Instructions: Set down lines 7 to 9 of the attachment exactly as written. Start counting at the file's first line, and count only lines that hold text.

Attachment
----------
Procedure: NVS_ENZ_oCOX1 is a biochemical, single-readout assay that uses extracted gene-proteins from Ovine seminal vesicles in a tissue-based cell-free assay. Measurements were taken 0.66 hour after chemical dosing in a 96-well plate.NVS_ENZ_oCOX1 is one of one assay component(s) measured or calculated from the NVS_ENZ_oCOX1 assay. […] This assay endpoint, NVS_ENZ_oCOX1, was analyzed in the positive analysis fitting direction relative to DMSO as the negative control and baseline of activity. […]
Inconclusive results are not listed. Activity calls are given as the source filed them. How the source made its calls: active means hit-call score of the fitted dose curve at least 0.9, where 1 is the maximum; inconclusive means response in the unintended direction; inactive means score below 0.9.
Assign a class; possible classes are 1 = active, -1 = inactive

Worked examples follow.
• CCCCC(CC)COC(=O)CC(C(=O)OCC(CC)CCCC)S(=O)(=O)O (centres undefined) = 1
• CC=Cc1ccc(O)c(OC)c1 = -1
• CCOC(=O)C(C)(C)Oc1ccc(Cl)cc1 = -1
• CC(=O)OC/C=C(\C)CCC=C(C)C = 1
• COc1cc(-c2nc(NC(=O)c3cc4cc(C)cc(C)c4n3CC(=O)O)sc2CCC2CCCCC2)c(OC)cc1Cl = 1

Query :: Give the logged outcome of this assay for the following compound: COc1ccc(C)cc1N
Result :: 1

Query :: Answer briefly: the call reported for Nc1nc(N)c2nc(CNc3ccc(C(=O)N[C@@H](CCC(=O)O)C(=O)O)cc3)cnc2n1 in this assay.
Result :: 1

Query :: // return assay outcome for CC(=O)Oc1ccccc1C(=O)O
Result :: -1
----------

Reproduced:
• CCOC(=O)C(C)(C)Oc1ccc(Cl)cc1 = -1
• CC(=O)OC/C=C(\C)CCC=C(C)C = 1
• COc1cc(-c2nc(NC(=O)c3cc4cc(C)cc(C)c4n3CC(=O)O)sc2CCC2CCCCC2)c(OC)cc1Cl = 1